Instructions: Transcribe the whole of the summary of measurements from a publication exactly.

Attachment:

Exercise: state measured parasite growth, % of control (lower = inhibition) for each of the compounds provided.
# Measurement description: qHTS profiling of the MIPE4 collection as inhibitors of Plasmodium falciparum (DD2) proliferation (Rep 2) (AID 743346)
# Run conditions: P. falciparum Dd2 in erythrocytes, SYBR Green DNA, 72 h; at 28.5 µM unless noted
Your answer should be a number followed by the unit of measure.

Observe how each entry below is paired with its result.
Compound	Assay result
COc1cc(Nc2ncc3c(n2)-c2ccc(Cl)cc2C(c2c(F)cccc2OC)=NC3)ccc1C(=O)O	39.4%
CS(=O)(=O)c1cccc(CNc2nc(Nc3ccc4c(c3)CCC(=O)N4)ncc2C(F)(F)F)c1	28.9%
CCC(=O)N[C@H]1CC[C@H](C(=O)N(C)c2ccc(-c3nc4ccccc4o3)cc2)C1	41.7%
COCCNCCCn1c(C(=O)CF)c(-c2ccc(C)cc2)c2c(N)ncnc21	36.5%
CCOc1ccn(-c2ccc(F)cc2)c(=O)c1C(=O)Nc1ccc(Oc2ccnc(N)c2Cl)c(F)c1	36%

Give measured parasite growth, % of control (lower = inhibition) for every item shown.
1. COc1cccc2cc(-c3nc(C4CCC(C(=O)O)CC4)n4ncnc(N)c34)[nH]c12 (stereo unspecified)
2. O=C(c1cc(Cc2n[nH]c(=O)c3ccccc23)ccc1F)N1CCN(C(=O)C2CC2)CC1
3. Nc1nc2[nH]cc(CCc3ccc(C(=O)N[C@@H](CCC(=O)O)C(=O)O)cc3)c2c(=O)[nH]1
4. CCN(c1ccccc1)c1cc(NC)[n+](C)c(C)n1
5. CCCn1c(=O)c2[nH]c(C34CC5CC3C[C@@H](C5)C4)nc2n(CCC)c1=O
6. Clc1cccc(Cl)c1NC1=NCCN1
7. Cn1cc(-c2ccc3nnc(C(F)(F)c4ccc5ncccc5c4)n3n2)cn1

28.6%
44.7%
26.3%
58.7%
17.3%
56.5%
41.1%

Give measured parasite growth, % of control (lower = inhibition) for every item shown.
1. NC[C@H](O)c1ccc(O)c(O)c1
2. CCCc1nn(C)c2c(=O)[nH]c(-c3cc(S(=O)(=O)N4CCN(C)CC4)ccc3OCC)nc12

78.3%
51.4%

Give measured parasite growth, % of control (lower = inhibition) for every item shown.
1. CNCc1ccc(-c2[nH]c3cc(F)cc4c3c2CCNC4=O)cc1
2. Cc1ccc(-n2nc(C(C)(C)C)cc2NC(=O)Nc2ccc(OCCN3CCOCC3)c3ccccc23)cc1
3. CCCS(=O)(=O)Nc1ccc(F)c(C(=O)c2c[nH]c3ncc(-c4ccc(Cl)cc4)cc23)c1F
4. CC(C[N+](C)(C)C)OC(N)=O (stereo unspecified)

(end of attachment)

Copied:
Exercise: state measured parasite growth, % of control (lower = inhibition) for each of the compounds provided.
# Measurement description: qHTS profiling of the MIPE4 collection as inhibitors of Plasmodium falciparum (DD2) proliferation (Rep 2) (AID 743346)
# Run conditions: P. falciparum Dd2 in erythrocytes, SYBR Green DNA, 72 h; at 28.5 µM unless noted
Your answer should be a number followed by the unit of measure.

Observe how each entry below is paired with its result.
Compound	Assay result
COc1cc(Nc2ncc3c(n2)-c2ccc(Cl)cc2C(c2c(F)cccc2OC)=NC3)ccc1C(=O)O	39.4%
CS(=O)(=O)c1cccc(CNc2nc(Nc3ccc4c(c3)CCC(=O)N4)ncc2C(F)(F)F)c1	28.9%
CCC(=O)N[C@H]1CC[C@H](C(=O)N(C)c2ccc(-c3nc4ccccc4o3)cc2)C1	41.7%
COCCNCCCn1c(C(=O)CF)c(-c2ccc(C)cc2)c2c(N)ncnc21	36.5%
CCOc1ccn(-c2ccc(F)cc2)c(=O)c1C(=O)Nc1ccc(Oc2ccnc(N)c2Cl)c(F)c1	36%

Give measured parasite growth, % of control (lower = inhibition) for every item shown.
1. COc1cccc2cc(-c3nc(C4CCC(C(=O)O)CC4)n4ncnc(N)c34)[nH]c12 (stereo unspecified)
2. O=C(c1cc(Cc2n[nH]c(=O)c3ccccc23)ccc1F)N1CCN(C(=O)C2CC2)CC1
3. Nc1nc2[nH]cc(CCc3ccc(C(=O)N[C@@H](CCC(=O)O)C(=O)O)cc3)c2c(=O)[nH]1
4. CCN(c1ccccc1)c1cc(NC)[n+](C)c(C)n1
5. CCCn1c(=O)c2[nH]c(C34CC5CC3C[C@@H](C5)C4)nc2n(CCC)c1=O
6. Clc1cccc(Cl)c1NC1=NCCN1
7. Cn1cc(-c2ccc3nnc(C(F)(F)c4ccc5ncccc5c4)n3n2)cn1

28.6%
44.7%
26.3%
58.7%
17.3%
56.5%
41.1%

Give measured parasite growth, % of control (lower = inhibition) for every item shown.
1. NC[C@H](O)c1ccc(O)c(O)c1
2. CCCc1nn(C)c2c(=O)[nH]c(-c3cc(S(=O)(=O)N4CCN(C)CC4)ccc3OCC)nc12

78.3%
51.4%

Give measured parasite growth, % of control (lower = inhibition) for every item shown.
1. CNCc1ccc(-c2[nH]c3cc(F)cc4c3c2CCNC4=O)cc1
2. Cc1ccc(-n2nc(C(C)(C)C)cc2NC(=O)Nc2ccc(OCCN3CCOCC3)c3ccccc23)cc1
3. CCCS(=O)(=O)Nc1ccc(F)c(C(=O)c2c[nH]c3ncc(-c4ccc(Cl)cc4)cc23)c1F
4. CC(C[N+](C)(C)C)OC(N)=O (stereo unspecified)